Referee Carol Anne Chenard: “Football can raise awareness for breast cancer”
OTTAWA, Canada – Carol Anne Chenard is one of the more notable referees in Concacaf. At age 42, through perseverance and dedication, she has conquered many dreams in her career on the field, including officiating the FIFA Women’s World Cup (2011), London Olympics (2012), and two Under-20 FIFA Women’s World Cup finals (2010, 2014).
Last summer, Chenard was in line to referee her third Women’s World Cup in France when she received the news that she had been diagnosed with breast cancer.
“It’s important to recognize that one out every eight women gets diagnosed with breast cancer. When I received my diagnosis, it was a scary, trying time, but then immediately I approach it with the mindset that once I had a path with which to move forward, I felt more in control,” said Chenard.
According to the World Health Organization (WHO), breast cancer is the most common cancer in women worldwide, affecting over 2 million women each year. Awareness programs are key to help in early detection and improve breast cancer outcomes and survival.
Through football, Chenard’s intent is to increase awareness about the importance of taking thesteps to detect breast cancer early.
“I think the message is that nobody is immune, so it’s important for us to take charge of our health. Chemo hasn’t been easy, but being fit has helped,” said the referee. “October is Breast Cancer Awareness Month so through football it is important to tell people that. By raising awareness at games and by being public, you can reach so many more people and tell the stories of players like Toni Pressley of Orlando Pride. She was diagnosed with breast cancer and came back to play. It’s important that those stories are told and football can raise that awareness for breast cancer.”
The American Cancer Society (ACS) recommends exercise and a maintaining a balanced diet to prevent and reduce the risks of breast cancer. Research has shown that poor diet and not being active are two key factors that can increase a person’s cancer risk.
Even with surgery scheduled this month, Chenard has been working steadfastly and eating properly with the objective of returning to the field next year.
“My goal is to get healthy and be back on the field in 2020. There are a lot of tournaments in 2020 and I would love to referee in one of those international events. I want to show that it is possible. I’m training right now, it will be hard, it’s painful. I’m taking it slowly but I’m starting to build back and would love to return to the field soon,” said Chenard.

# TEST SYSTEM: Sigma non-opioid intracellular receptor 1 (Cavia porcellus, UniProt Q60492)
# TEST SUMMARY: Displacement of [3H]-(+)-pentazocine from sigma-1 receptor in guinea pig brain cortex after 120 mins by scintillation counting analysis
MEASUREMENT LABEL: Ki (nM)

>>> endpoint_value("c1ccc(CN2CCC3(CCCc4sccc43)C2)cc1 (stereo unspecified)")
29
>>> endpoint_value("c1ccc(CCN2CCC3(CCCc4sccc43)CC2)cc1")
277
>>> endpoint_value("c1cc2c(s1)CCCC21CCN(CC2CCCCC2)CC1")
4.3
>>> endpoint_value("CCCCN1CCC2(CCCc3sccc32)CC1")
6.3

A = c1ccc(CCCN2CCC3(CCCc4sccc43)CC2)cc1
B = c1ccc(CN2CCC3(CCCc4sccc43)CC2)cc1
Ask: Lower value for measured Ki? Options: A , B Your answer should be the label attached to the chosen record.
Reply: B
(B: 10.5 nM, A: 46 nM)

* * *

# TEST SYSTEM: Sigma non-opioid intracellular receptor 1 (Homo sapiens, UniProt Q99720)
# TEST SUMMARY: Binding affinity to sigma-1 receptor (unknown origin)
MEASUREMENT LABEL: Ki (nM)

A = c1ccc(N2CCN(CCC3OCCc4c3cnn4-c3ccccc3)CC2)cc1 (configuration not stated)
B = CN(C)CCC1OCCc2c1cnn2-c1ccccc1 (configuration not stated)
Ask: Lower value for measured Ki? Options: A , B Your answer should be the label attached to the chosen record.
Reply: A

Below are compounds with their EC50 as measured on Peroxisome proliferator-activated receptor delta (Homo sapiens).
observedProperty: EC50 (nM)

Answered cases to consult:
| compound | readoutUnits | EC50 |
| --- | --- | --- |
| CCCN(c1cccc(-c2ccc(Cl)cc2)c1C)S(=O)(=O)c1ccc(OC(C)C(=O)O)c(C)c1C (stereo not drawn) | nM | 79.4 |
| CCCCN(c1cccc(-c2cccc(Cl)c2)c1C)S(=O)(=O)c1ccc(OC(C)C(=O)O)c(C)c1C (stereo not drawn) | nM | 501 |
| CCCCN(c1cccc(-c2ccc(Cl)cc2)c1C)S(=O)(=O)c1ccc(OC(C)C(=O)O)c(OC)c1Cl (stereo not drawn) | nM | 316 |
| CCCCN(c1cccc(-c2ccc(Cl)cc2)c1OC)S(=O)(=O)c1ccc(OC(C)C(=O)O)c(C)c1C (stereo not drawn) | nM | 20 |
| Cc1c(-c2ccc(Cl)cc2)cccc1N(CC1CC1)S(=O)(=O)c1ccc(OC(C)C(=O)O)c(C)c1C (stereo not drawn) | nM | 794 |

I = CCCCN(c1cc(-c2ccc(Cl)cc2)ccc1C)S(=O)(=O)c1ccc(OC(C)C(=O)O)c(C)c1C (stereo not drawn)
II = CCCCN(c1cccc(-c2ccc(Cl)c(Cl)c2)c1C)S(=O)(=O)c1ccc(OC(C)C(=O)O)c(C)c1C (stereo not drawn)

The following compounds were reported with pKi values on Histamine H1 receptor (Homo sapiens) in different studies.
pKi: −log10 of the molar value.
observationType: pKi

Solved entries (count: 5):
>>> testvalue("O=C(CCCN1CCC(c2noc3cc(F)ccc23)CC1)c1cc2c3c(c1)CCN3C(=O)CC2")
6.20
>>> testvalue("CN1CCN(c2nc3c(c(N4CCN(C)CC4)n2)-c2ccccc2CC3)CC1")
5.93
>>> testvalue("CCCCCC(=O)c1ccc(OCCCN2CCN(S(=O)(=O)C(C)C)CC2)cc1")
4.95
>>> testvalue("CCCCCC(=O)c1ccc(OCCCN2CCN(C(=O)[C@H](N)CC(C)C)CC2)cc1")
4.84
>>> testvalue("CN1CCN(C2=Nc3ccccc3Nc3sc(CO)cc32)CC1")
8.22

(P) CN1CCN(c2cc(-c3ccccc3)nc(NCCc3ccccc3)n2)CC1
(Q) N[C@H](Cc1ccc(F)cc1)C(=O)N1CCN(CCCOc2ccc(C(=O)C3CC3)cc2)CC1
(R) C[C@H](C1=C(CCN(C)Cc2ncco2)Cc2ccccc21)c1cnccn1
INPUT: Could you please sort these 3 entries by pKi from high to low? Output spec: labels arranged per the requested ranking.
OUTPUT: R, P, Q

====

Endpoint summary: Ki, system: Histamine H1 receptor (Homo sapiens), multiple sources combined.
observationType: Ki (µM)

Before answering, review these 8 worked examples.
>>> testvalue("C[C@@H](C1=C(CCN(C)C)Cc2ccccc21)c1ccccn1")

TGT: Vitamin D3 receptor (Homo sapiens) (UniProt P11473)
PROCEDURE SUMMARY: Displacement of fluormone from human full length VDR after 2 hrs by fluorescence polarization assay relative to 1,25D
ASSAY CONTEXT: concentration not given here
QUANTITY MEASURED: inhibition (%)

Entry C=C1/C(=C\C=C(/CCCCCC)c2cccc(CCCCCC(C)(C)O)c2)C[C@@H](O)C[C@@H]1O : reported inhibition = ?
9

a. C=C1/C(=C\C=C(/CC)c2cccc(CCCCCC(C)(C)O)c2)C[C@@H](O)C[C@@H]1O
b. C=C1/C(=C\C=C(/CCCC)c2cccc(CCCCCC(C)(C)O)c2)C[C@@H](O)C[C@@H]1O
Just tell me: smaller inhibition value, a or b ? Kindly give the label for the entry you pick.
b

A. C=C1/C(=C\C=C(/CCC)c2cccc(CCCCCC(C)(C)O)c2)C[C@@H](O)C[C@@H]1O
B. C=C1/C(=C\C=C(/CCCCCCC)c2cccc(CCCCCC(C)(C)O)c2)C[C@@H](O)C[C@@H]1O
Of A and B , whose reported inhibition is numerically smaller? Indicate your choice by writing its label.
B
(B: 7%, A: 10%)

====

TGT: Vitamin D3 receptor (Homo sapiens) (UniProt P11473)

There have been many historic achievements and memorable moments in the career of Chenard, who believes that refereeing is a great opportunity to share the stage with the best players in the world. She has seen the women’s game grow since the first time she officiated in the 2011 World Cup in Germany, including refereeing the Women’s Olympic Final in 2016, officiating a match in front of 72,000 fans in London’s historic Wembley Stadium and serving as a referee in both the 2011 and 2015 FIFA Women’s World Cups.
“Women’s football just keeps getting bigger. You see more support for women’s soccer from FIFA, from federations and from the fans. There are now more teams around the world and that leads to more development and also more opportunities for women’s referees. More than ever young girls have the opportunity to watch women’s soccer and be inspired,” said Chenard.
Chenard also points to Concacaf’s trailblazing efforts in providing opportunities for women’s referees in competitions like the Scotiabank Concacaf League and Concacaf Nations League.
“At the end of the day, we’re all refs. The Laws of the Game are the same in men’s and women’s football. We have joint seminars and referees learn from each other. The more points of view, the more your toolkit grows. I think players and coaches just want the best referees whether it’s a man or woman,” said Chenard.
Last May, Chenard broke new ground when she led the first-ever all-women’s team of referees in a Canadian Premier League match between Forge FC and Cavalry FC.
The feeling of walking onto the field that day is one she will never forget.
“It was really exciting. It speaks volumes for how far women’s referees have come and it speaks to the development of referees in the Concacaf region. It’s really great how women get the opportunity to referee at the highest level. The higher the quality of competition, the more a referee, man or woman, improves,” said Chenard.
Yet what she cherishes most is not necessarily those individual accolades, but rather the significance of those achievements.
“All of those tournaments and matches have been great experiences for me, but what I am most proud about is my longevity in the game. I have lasted and stayed at the top and I am proud to have had the honor to work at those main competitions,” concluded Chenard.